The dark web may be considered to be the internet’s wild as far as law and order is concerned because, well, would you expect any class among cybercriminals?
The general assumption that thieves and perverts lurk in the dark web is not far from the truth as criminals continue to exploit online anonymity tools like Tor to obscure their illicit activities.
In fact, past research points to the fact that the Tor network hosted more than 170,000 active addresses that host criminal platforms including child sex abuse communities that continue to endanger the world’s young.
Law enforcement agents note that the main reason why Tor became very popular is due to its support of the hidden services. Hidden services, also referred to as onion services, ensure that users and websites achieve anonymity by Tor.
Having said that, it turns out that the same dark web criminals are expected to abide to sets of rules and regulations that govern their operations when dealing with other vendors and buyers across the darknet ecosystem.
Findings of a new research conducted by the threat intelligence company Analyst1 provided a sneak peek into the dark web’s little-known internal justice system. The study lifted the lid on the workings of notable cybercriminal forums where a number of the analysed websites had an informal court system setup to ensure that dark web criminals share grievances and settle disputes with their peers.
According to an Analyst1 blog post, the dark web community users adhere to a cybercrime ecosystem that boasts a virtual court feature that works like an insurance element “in case something will go wrong.”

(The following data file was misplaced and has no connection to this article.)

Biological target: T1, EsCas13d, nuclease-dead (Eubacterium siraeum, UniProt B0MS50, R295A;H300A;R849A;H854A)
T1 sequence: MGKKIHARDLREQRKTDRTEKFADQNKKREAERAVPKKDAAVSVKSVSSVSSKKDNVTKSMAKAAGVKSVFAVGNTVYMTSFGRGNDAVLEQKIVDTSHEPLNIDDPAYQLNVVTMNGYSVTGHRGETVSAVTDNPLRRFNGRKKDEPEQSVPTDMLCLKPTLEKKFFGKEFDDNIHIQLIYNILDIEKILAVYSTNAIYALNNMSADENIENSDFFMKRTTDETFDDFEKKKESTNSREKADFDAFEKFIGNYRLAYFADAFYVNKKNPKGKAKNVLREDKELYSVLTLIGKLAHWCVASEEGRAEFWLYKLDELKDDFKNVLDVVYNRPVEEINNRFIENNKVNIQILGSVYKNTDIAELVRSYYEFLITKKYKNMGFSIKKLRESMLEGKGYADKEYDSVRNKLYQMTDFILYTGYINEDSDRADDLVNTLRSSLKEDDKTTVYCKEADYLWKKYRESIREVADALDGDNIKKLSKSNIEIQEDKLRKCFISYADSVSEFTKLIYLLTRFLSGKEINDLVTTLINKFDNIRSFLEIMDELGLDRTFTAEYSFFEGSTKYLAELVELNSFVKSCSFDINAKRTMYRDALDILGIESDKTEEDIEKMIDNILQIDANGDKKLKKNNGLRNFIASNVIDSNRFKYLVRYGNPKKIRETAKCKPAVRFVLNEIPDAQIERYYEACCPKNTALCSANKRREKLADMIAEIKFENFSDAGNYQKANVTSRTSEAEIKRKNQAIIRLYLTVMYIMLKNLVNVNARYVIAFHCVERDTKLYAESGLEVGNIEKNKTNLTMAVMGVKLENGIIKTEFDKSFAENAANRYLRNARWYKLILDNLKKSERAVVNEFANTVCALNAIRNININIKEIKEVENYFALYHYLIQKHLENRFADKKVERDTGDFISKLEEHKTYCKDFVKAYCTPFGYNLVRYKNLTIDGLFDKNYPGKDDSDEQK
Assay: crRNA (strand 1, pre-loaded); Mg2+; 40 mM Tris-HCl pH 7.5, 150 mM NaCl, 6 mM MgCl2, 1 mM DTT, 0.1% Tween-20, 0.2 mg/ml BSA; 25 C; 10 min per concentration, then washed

It turns out that thousands of cases have been examined and actual verdicts served over the last ten years that cybercriminal communities have been in active operation. The researchers noted that the threat actors subscribe to the knowledge that they will be held accountable in cases where they fail to meet their end of the bargain – supplying substandard products and services will result in their aliases being added to the arbitrage thread title.
Cybercriminals who have since lost dark web court cases have had to watch their reputation disintegrate as they are forced to start their career all over again.
Thanks to this system of justice, dark web cybercriminals have been hard at work advocating for accountability from their counterparts in the quest for fair trial whenever disputes arise within the underground networks.
As cited by Analyst1 cybersecurity experts, an April 2021 case involving the notorious Conti ransomware group resulted in a $2 million suit concerning a breached agreement about the hacking and encryption of data belonging to a US-based school system.